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Automated Translation Framework for Biological Event Annotation

Tang, Difei (2023) Automated Translation Framework for Biological Event Annotation. Master's Thesis, University of Pittsburgh. (Unpublished)

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Computational modeling improves our understanding of the components and dynamics of biological systems. However, current biological models are restricted in size and scope due to limitations resulting from manual curation and validation. While natural language processing (NLP) techniques now have the ability to capture detailed semantics by event extraction from large amounts of rapidly processed text, a gap still exists between these NLP event representations and modeling formalisms. If the events contained in the natural language of published biomedical literature, related scientific articles, could be extracted and translated accurately into generic representation of biological knowledge, the impact on computational modeling and analysis of complex biological systems would be significant.
In this thesis, we develop a standardized framework for translating the events found in semantic NLP event annotations. To capture complex event structures, especially nested events in which one event causes another, we first present an intermediate graph representation. Our framework then enables the extraction of causal interactions between biological entities by defining a set of translation rules. We also develop a SBML-compatible network format for creating reaction models from events. With this network, we extend the existing methods to facilitate the conversion from events to SBML reaction model. Here, we briefly introduce our approach and investigate how well event annotations can be translated into other representation formats without incorporating information from any external resources. We demonstrate the effectiveness of our framework by the automatic translation of selected event annotations. By standardizing the translation of events from NLP extractions, we propose this as a generalizable, scalable method for rapid, large-scale integration of knowledge on biological events extracted from literature.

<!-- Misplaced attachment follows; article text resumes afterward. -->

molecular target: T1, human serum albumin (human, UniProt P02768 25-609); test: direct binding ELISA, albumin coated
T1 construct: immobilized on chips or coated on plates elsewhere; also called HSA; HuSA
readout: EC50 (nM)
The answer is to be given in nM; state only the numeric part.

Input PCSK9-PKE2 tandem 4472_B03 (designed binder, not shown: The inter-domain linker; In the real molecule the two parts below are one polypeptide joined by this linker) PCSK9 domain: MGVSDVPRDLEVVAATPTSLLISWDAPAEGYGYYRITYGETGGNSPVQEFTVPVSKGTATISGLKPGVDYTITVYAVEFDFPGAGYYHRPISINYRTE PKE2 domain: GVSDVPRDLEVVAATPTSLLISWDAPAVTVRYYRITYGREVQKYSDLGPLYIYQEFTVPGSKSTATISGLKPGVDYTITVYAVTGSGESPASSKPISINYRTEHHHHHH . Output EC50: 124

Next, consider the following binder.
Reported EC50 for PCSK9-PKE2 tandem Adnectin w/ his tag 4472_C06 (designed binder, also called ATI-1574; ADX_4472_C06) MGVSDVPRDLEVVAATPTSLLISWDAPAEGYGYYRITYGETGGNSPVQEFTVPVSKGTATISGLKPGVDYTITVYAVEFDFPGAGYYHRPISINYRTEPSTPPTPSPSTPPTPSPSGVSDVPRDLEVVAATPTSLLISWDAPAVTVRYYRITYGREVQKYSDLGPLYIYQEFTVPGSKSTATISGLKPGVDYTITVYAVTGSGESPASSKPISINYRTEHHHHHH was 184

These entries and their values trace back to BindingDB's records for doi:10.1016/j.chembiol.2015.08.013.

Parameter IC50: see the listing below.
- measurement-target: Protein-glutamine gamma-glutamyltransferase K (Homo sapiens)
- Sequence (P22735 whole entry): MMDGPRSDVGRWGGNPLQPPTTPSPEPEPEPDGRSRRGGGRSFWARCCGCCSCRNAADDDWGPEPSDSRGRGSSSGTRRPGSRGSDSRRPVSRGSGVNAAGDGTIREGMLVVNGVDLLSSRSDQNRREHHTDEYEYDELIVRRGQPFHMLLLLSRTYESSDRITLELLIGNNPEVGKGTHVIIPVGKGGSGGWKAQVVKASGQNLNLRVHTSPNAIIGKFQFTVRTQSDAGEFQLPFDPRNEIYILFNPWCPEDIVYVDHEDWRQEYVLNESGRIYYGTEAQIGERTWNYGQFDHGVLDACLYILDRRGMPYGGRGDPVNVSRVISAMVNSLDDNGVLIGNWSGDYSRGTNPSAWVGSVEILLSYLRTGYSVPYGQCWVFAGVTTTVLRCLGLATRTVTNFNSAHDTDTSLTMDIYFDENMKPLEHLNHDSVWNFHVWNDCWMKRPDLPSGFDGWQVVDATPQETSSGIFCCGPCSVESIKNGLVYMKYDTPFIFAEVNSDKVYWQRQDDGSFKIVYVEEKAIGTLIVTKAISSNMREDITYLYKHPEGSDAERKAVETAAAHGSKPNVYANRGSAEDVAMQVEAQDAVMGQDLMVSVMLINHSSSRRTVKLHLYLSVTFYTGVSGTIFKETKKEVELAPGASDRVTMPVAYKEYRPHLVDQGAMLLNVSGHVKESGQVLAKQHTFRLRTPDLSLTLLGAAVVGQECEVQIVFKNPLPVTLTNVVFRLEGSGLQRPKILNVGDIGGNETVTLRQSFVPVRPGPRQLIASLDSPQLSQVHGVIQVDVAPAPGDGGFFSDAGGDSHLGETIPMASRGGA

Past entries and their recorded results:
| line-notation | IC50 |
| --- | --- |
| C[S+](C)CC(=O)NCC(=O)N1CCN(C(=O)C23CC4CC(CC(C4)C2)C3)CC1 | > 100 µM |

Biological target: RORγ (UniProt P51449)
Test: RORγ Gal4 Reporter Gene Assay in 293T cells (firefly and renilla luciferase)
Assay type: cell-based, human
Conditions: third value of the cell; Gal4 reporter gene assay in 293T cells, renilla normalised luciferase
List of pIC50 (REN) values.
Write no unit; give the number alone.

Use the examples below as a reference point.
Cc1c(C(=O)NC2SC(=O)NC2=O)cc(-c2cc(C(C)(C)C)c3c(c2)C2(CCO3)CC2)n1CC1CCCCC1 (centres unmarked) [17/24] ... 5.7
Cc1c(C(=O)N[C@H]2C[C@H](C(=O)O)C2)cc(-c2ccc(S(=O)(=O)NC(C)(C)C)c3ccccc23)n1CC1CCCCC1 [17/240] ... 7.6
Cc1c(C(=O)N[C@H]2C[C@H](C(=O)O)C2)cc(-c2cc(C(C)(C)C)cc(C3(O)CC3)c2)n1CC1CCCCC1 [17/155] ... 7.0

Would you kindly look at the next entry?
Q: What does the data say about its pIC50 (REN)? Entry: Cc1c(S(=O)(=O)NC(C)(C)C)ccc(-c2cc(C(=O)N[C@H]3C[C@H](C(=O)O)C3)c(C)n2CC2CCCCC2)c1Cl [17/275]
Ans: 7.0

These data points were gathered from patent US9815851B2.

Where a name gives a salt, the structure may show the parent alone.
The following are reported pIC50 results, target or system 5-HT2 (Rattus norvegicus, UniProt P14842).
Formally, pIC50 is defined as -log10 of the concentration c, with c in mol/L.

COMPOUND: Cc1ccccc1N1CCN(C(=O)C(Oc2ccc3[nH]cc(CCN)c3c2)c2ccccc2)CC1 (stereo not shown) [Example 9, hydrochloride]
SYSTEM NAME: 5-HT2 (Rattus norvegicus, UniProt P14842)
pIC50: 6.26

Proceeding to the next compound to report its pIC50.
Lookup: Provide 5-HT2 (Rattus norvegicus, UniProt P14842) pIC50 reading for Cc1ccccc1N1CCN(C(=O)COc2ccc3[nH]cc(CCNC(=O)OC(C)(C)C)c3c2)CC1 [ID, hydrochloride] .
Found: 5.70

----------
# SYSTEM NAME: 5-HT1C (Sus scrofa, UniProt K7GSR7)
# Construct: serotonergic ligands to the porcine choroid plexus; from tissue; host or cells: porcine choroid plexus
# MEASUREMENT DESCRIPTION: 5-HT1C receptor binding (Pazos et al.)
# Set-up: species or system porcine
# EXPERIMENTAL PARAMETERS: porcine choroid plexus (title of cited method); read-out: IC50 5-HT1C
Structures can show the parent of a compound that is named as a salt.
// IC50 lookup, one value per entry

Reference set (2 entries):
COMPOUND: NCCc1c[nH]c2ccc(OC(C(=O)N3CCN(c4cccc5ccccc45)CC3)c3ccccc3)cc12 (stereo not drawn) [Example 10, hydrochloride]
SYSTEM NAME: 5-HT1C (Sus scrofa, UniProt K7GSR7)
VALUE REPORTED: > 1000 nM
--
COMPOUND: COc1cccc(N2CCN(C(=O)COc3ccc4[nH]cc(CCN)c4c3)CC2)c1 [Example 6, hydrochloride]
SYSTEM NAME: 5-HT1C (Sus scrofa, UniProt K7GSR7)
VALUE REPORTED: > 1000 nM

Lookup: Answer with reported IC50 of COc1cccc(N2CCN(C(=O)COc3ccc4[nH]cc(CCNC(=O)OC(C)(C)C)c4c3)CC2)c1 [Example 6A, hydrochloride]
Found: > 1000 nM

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Item Type: University of Pittsburgh ETD
Status: Unpublished
CreatorsEmailPitt UsernameORCID
ETD Committee:
TitleMemberEmail AddressPitt UsernameORCID
Committee ChairMiskov-Zivanov,
Committee MemberAkcakaya,
Committee MemberMao,
Date: 13 June 2023
Date Type: Publication
Defense Date: 12 April 2023
Approval Date: 13 June 2023
Submission Date: 4 April 2023
Access Restriction: 1 year -- Restrict access to University of Pittsburgh for a period of 1 year.
Number of Pages: 59
Institution: University of Pittsburgh
Schools and Programs: Swanson School of Engineering > Electrical and Computer Engineering
Degree: MS - Master of Science
Thesis Type: Master's Thesis
Refereed: Yes
Uncontrolled Keywords: Event Extraction, knowledge representation, biological modeling
Date Deposited: 13 Jun 2023 14:21
Last Modified: 13 Jun 2023 14:21


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